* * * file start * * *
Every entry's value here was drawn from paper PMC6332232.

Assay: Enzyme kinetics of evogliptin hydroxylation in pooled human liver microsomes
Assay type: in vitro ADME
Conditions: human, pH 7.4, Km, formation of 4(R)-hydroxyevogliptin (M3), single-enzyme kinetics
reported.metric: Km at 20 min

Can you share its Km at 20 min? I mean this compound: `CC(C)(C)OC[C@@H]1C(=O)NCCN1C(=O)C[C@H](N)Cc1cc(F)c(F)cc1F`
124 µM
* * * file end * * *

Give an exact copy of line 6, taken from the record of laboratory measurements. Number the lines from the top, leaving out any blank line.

Can you share its Km at 20 min? I mean this compound: `CC(C)(C)OC[C@@H]1C(=O)NCCN1C(=O)C[C@H](N)Cc1cc(F)c(F)cc1F`